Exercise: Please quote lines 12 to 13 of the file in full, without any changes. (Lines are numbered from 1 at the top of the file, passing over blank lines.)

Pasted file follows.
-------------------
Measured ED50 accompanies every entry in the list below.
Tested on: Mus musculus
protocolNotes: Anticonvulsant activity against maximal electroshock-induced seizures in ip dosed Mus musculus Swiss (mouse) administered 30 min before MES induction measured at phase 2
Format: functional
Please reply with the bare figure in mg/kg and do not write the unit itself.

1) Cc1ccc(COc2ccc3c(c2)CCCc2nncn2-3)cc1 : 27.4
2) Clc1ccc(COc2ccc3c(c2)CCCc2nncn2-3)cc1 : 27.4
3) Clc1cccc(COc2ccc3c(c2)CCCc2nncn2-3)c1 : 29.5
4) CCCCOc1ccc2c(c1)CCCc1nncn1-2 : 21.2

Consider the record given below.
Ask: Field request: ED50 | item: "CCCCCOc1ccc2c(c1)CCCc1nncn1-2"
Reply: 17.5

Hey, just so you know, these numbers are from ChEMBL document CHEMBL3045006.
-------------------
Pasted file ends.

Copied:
Reply: 17.5

Hey, just so you know, these numbers are from ChEMBL document CHEMBL3045006.